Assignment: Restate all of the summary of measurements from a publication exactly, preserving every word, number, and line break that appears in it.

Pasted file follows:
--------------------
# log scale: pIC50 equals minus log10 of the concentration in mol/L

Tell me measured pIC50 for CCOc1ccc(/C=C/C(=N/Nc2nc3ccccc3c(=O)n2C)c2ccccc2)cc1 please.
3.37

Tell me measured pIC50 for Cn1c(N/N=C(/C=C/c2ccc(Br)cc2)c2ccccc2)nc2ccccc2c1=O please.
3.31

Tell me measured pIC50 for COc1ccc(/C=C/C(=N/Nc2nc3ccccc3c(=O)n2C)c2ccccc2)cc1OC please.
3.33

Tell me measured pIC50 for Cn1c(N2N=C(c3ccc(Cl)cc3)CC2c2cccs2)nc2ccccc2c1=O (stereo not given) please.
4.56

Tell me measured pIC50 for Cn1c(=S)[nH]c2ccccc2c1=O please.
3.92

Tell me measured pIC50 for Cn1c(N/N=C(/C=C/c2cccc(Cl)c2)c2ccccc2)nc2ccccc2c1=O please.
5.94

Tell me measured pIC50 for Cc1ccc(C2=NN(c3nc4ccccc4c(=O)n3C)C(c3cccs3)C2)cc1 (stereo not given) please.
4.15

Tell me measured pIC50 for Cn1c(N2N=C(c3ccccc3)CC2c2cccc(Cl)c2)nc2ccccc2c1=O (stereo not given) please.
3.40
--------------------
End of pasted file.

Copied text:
# log scale: pIC50 equals minus log10 of the concentration in mol/L

Tell me measured pIC50 for CCOc1ccc(/C=C/C(=N/Nc2nc3ccccc3c(=O)n2C)c2ccccc2)cc1 please.
3.37

Tell me measured pIC50 for Cn1c(N/N=C(/C=C/c2ccc(Br)cc2)c2ccccc2)nc2ccccc2c1=O please.
3.31

Tell me measured pIC50 for COc1ccc(/C=C/C(=N/Nc2nc3ccccc3c(=O)n2C)c2ccccc2)cc1OC please.
3.33

Tell me measured pIC50 for Cn1c(N2N=C(c3ccc(Cl)cc3)CC2c2cccs2)nc2ccccc2c1=O (stereo not given) please.
4.56

Tell me measured pIC50 for Cn1c(=S)[nH]c2ccccc2c1=O please.
3.92

Tell me measured pIC50 for Cn1c(N/N=C(/C=C/c2cccc(Cl)c2)c2ccccc2)nc2ccccc2c1=O please.
5.94

Tell me measured pIC50 for Cc1ccc(C2=NN(c3nc4ccccc4c(=O)n3C)C(c3cccs3)C2)cc1 (stereo not given) please.
4.15

Tell me measured pIC50 for Cn1c(N2N=C(c3ccccc3)CC2c2cccc(Cl)c2)nc2ccccc2c1=O (stereo not given) please.
3.40